Thyroid diseases are the most common form of endocrine disorder and affect 3.2 million people in the United States alone. Thyroid malfunctioning affects many aspects of life and proper thyroid care is essential for good health, especially as this condition is often undiagnosed due to a lack of symptoms. However, there are some simple ways to help your thyroid heal itself without taking any medications or supplements if you know what those ways are.
What is thyroid?
The thyroid is a butterfly-shaped gland that is located in the front of your neck. It produces hormones that control metabolism, which is the process of converting food into energy.
Thyroid hormones also affect growth, brain development and body temperature. Thyroid disease is one of the most common endocrine disorders in America today—an estimated 27 million people are living with some form of thyroid disorder or disease.
What is the effect of thyroid?
You might have heard of the thyroid. You probably know it as a gland that is located in the neck and produces hormones that play an important role in metabolism. The thyroid gland is responsible for producing two main hormones: thyroxine (T4), which is released into the bloodstream and converted to triiodothyronine (T3), which enters into cells where it promotes metabolism.
These two hormones work together to regulate many processes within our bodies, including heart rate, body temperature, appetite control, weight loss/gain and even mood swings.
How does it prevent?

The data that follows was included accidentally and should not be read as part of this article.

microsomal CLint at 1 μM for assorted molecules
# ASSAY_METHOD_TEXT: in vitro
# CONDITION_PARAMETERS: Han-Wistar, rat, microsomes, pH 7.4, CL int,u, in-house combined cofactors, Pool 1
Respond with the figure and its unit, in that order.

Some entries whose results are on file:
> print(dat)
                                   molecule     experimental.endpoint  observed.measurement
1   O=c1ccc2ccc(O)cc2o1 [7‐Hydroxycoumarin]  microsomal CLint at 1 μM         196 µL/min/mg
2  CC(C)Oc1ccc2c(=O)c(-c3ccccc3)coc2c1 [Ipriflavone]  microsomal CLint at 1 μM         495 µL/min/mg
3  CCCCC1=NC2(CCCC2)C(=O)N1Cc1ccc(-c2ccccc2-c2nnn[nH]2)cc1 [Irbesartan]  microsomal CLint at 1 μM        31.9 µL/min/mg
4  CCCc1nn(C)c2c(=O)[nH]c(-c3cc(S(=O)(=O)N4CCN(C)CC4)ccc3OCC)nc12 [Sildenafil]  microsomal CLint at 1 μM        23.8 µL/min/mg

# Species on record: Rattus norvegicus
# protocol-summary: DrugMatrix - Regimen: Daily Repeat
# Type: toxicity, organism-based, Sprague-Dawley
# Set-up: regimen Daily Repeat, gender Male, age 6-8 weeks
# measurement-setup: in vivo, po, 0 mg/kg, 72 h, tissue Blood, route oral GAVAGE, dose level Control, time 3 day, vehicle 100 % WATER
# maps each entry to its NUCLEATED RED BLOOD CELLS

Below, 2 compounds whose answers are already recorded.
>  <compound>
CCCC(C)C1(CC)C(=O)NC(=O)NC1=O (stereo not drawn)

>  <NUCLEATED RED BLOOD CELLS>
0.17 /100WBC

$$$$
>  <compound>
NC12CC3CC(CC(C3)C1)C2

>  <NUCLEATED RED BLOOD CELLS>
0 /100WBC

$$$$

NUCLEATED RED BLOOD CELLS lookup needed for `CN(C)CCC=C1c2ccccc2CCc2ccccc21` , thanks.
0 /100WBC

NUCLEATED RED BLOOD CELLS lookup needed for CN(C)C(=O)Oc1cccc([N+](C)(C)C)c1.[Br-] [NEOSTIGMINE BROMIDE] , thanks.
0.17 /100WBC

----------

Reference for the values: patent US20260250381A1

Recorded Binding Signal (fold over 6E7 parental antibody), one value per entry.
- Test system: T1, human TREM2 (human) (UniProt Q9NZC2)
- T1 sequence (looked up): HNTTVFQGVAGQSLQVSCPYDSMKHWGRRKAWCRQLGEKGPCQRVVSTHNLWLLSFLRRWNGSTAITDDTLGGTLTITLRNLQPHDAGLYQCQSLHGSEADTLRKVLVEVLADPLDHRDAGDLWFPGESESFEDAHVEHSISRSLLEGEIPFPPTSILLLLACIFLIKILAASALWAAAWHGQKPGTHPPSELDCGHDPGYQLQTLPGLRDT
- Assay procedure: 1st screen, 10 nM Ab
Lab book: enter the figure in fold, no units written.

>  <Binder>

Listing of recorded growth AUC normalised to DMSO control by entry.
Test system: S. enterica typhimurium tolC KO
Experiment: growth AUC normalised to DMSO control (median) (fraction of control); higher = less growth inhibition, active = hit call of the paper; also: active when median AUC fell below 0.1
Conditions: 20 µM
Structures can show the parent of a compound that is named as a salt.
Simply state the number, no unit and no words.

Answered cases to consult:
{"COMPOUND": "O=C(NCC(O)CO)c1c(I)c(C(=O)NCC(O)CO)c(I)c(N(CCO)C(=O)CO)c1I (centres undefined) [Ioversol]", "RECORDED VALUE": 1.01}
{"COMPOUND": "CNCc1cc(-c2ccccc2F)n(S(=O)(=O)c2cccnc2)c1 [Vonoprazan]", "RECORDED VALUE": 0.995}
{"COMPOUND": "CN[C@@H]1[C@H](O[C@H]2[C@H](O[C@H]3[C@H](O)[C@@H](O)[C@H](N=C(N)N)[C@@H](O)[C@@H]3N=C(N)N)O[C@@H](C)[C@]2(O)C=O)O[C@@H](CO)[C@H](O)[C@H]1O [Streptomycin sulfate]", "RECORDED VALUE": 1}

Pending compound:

According to the American Thyroid Association, exercise is one of the best ways to prevent hypothyroidism. We already know that exercise can help with weight loss and a lower risk of cardiovascular disease. The same goes for the thyroid gland, too! Studies show that people who engage in regular physical activity have lower rates of hypothyroidism than those who don’t engage in any form of exercise.
Regular exercise also improves mental health—and therefore your emotional well-being—which is another key factor when it comes to preventing hypothyroidism and managing symptoms once you have it. Exercise reduces stress levels, which as we know can be difficult when dealing with a chronic illness such as hypothyroidism; this has been shown by research done at Stanford University Medical Center on its impact on stress levels among people living with autoimmune diseases like Hashimoto’s thyroiditis or Graves’ disease (the two most common forms).
The benefits of regular exercise are well-documented, and they can help TSH health in many ways. Exercise helps to keep weight in check, which may be beneficial for people with thyroid conditions who have difficulty losing weight. Exercise also improves sleep quality, which is essential for proper hormone production. Additionally, exercise releases endorphins that promote relaxation and reduce stress levels—both helpful for regulating the metabolism of hormones like T4 (the inactive form of TSH).